Fig. 5 Reservoir Dogs Film Still

"Reservoir Dogs" is not your standard crime film because "The thing that really sets Reservoir Dogs apart from all of the others is that it is PURE. When you look at the screen, you’re looking at reality." (Cinemarolling, 2011) Most important of all, is that there’s no romantic subplot thrown in, usually a trademark director will use in their action films. Instead of all of that, Tarantino presented his film as simply and straightforwardly as possible. Doing this gives the effect that you are really looking at a gathering of on the run criminals, who are trying to figure out what to do after their failed Jewellery heist.

Fig. 6 Reservoir Dogs Film Still

"Reservoir Dogs" is a heist film without the heist and an action film without much action because Tarantino lets his characters talk and "more than anything, "Reservoir Dogs" is extremely well written. Every scene is exciting, every twist is gripping, every character is memorable and the dialogue always snaps, crackles and pops" (Montreal Film Journal, 2008) Tarantino has a way with words, and the uses dialogue and conversation in the beginning moments, to wet the appetites of the viewer. The way that he directed the opening scene, it seems as if we, the audience, are listening in on their conversation. The dialogue is crisp and clean, providing line after line of snappy dialogue designed to leave the audience to alternately pondering and laughing. As well as the dialogue, there is a heavy quotient of extreme brutal violence. With multiple shooting scenes, and a very violent scene when the hostage police officer, has his ear cut off with a razor blade by Mr. Blonde. The camera angles in this scene and throughout the rest of film are dynamic, making this film not have one dull shot in it.
With "Reservoir Dogs" "Tarantino dosen’t answer the question immediately, but more so flaunts an answer to the audience. He sparks the curiosity and then builds upon it, which is a plus in incorporating a non-linear plot." (Suen, 2000) With films that use non-linear plots, it can either confuse the audience or draw them in, and Tarantino was successfully with the non-linear plot in "Reservoir Dogs".  It especially works here because he takes his idea of not showing the main plot point in the movie which was the actual heist and forms everything around it instead. We are then trying to piece together the events that happened prior to the aftermath of the heist with the help of effective dialogue and convenient flashbacks.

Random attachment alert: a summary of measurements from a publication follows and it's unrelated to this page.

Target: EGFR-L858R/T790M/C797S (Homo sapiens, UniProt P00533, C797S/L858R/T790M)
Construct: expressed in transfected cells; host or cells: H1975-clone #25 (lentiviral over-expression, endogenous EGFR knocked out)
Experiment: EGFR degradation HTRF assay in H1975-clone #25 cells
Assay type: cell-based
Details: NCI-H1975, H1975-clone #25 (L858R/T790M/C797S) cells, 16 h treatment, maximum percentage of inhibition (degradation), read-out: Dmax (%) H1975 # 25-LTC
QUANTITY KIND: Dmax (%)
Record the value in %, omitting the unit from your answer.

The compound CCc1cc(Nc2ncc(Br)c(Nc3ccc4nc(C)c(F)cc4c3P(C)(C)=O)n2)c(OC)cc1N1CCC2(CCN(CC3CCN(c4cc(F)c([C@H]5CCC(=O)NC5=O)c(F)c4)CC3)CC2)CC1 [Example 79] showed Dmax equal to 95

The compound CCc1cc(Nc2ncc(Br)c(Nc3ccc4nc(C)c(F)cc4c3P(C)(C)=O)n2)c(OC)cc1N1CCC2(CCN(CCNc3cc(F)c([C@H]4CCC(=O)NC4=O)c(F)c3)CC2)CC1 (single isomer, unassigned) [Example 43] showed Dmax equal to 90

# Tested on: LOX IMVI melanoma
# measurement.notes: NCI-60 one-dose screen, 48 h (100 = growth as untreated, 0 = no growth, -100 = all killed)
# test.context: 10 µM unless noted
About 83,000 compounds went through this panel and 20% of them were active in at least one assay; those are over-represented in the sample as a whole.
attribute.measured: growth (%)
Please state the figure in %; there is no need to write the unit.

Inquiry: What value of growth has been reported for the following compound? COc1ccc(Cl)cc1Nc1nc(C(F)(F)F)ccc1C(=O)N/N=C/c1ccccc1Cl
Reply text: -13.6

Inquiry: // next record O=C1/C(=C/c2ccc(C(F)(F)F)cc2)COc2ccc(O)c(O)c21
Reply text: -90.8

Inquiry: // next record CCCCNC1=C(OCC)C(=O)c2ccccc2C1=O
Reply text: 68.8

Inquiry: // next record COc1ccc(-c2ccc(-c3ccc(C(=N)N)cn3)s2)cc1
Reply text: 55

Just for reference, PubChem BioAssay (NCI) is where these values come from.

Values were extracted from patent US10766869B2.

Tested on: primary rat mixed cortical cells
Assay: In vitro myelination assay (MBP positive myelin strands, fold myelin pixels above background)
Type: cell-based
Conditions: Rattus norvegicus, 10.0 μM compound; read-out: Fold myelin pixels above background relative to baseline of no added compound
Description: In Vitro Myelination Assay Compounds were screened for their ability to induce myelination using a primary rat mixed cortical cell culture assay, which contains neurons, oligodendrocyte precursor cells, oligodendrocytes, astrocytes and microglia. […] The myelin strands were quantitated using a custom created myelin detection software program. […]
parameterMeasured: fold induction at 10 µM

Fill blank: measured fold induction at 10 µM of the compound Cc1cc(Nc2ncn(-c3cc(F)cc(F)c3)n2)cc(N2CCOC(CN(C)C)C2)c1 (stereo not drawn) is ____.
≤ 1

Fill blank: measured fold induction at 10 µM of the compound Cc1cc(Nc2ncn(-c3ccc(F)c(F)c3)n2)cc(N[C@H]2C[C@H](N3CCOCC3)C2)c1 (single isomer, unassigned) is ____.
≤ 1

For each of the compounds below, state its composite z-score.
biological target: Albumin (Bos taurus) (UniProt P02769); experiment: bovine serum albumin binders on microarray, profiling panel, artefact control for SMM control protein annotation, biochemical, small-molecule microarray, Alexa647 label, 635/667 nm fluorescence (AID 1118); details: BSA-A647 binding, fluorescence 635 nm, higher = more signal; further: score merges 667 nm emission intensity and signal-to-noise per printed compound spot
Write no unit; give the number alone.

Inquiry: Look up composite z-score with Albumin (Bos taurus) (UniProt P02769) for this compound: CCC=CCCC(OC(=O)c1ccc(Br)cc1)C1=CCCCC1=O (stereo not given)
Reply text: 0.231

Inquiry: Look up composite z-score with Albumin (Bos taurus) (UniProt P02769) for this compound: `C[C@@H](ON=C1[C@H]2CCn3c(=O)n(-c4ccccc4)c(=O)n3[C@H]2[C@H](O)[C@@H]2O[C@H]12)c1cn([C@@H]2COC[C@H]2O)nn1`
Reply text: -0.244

List of Illustrations

Figure. 1 Reservoir Dogs (1963) Reservoir Dogs Film Poster.   (Accessed on 17/02/2011)
Figure. 2 Reservoir Dogs (1963) Reservoir Dogs Film Still.  (Accessed on 17/02/2011)
Figure. 3 Reservoir Dogs (1963) Reservoir Dogs Film. on 17/02/2011)
Figure. 4 Reservoir Dogs (1963) Reservoir Dogs Film. (Accessed on 17/02/2011)
Figure. 5 Reservoir Dogs (1963) Reservoir Dogs Film.
(Accessed on 17/02/2011)

Figure. 6 Reservoir Dogs (1963) Reservoir Dogs Film. 
(Accessed on 17/02/2011)

Cinemarolling (2011) Reservoir Dogs Movie Review (1992). (Accessed on 14/02/2011) 
Montreal Film Journal (2008) Reservoir Dogs (Film Review). (Accessed on 14/02/2011)
Suen, Anthony (2000) RESERVOIR DOGS, 1992 Movie Review. (Accessed on 14/02/2011)